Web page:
Where CUs Should Concentrate Technology Budget Right Now
With the future of the economy uncertain and budgetary resources scarce, convincing a CU that now is the time to invest in technology doesn't always receive the most positive of responses.
The truth, however, is that ignoring new technological tools only limits the opportunities to operate with maximum efficiency, and therefore increases the likelihood that if a CU weathers the current financial storm, it will by no means be a viable competitor when the market stabilizes.
But where should CUs concentrate this spending? They all have at least a single host processor that is the focal point of their data collection with multiple third-party products to manage other functions. Today, for the most part, they all have an imaging platform on the back-end to provide for more efficient scanning and storage of documents. But what about that mysterious space in between? From the core processor to the imaging system, there are opportunities for efficiency left unexplored more often than not. These opportunities generally get lost-sucked in this mysterious black hole-only to be forgotten or taken for granted.
Even with a great imaging system, credit unions still must manually scan and index paper documents to get them into the platform. Besides being laborious and time intensive, manual entry produces errors, leading to unwanted costs in more ways than one.
To escape this black hole and capitalize on the available automation, credit unions can find a solution in output management and electronic signature capture. The result: significantly improved efficiencies through increased productivity and reduced operating costs. Although credit unions may have existing document preparation engines, signature capture functionality is key to gaining these efficiencies and cost reductions.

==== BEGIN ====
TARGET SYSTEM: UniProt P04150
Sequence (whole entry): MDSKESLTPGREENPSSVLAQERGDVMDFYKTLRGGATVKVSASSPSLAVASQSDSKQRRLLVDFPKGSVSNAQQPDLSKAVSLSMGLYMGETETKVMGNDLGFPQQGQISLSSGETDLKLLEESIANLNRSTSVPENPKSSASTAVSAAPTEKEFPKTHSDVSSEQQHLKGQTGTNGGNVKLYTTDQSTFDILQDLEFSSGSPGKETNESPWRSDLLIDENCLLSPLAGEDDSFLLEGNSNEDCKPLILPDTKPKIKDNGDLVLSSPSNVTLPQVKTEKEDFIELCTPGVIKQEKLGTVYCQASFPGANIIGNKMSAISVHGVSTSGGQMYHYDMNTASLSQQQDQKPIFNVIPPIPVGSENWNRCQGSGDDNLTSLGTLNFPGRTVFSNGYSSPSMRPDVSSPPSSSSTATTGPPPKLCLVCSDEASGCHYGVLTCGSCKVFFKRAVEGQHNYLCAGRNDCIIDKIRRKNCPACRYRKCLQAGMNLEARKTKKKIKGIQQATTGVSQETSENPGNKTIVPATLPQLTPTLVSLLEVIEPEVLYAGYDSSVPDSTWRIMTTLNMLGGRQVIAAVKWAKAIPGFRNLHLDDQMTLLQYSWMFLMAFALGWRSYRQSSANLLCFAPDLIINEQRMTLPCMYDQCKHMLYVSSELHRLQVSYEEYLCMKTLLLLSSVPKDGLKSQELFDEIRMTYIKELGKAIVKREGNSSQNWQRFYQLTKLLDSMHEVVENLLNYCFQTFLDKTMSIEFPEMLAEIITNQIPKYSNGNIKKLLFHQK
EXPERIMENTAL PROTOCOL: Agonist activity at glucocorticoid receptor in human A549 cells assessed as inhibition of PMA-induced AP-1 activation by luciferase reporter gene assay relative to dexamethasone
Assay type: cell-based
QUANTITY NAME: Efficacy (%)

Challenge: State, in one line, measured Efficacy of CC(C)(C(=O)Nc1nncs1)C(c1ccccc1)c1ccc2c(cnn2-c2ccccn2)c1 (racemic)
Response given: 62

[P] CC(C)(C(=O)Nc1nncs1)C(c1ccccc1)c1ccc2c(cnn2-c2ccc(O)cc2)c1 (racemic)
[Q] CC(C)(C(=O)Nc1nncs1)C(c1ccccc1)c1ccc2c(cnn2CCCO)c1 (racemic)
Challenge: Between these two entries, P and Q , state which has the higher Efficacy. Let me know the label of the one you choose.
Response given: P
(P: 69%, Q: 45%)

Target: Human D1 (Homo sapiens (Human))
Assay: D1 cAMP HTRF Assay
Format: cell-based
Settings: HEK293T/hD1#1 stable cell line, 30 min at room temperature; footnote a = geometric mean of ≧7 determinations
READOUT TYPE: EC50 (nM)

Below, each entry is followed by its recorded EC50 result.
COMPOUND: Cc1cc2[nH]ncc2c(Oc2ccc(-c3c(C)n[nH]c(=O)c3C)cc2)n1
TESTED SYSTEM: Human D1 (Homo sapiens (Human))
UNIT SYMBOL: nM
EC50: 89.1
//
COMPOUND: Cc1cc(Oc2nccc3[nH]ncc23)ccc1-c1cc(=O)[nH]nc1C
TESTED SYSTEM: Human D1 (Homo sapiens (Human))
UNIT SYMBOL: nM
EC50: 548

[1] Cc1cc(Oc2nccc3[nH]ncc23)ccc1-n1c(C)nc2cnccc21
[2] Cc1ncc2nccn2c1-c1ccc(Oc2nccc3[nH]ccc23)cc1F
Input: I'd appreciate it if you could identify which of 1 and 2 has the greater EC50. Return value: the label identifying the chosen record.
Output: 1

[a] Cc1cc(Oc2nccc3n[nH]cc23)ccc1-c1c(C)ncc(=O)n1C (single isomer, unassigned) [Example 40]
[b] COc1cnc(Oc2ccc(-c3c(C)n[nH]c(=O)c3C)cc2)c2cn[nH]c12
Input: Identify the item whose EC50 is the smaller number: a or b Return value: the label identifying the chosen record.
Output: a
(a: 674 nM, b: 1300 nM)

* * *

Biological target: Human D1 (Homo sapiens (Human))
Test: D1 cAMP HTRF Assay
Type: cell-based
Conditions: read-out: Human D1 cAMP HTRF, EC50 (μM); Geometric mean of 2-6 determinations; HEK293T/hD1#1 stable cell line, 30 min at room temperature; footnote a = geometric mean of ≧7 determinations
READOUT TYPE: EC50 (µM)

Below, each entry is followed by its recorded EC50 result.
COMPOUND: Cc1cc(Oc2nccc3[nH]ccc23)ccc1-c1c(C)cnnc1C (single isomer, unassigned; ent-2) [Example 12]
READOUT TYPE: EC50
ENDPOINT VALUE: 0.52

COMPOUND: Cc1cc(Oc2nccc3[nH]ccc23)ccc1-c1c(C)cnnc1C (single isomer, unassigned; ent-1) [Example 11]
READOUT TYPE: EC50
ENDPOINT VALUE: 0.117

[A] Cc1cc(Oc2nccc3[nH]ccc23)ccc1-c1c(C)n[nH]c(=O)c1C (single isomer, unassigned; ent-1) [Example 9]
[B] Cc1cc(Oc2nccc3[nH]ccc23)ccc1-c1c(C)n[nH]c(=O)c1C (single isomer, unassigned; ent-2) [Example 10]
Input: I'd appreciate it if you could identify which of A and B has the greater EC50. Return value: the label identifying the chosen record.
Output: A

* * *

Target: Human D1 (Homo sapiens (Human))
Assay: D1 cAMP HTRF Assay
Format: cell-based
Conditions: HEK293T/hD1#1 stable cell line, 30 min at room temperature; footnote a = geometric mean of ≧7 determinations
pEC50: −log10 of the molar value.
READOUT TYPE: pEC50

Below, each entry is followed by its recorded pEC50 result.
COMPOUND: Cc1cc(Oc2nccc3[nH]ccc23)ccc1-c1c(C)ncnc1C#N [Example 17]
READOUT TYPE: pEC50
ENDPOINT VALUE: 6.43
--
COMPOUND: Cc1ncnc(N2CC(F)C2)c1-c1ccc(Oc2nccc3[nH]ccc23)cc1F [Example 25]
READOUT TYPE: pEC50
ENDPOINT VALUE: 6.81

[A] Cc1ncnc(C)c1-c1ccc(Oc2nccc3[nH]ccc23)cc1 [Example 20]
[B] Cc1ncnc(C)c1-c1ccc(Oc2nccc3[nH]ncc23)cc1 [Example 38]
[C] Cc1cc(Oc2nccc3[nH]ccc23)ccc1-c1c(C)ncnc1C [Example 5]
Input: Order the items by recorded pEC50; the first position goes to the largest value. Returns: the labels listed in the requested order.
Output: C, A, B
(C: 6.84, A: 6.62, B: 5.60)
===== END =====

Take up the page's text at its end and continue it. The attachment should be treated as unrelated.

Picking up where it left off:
Another necessary component to achieve true automation is the ability to merge data with all document types. Why circulate paper between branches, store it in files requiring manual retrieval and have to scan and index to convert paper into an electronic record?
Important, too, is having workflow that provides for the ability to accept signatures by co-signers at different times and/or locations. A document that requires two signers is not electronic if one individual is able to sign electronically, yet the co-signer must sign on paper. Keeping documents electronic all the way to accommodate members signing at different times and/or branches is critical to handing an electronic record off directly to imaging. A partial electronic process is 100% paper if it requires paper at any point in the process.
Most credit unions are satisfied with just having an imaging system on the back-end, knowing that eventually the platform will produce an electronic image. However, an imaging platform can be better justified when the files are imported, rather than being manually scanned or indexed because the ROI is much quicker and the savings much greater.
The concept behind automation is to be able to take the same amount of people-or less-and be able to do more, thus increasing productivity while reducing operating costs. Automation between the core and imaging system enables credit unions to be more efficient and therefore more competitive in their marketplace. Every time a credit union can increase the number of documents produced or the percentage of paper eliminated, the greater the efficiencies they will realize.
John Levy is executive vice president of Integrated Media Management. He can be reached at firstname.lastname@example.org or 800.836.4750.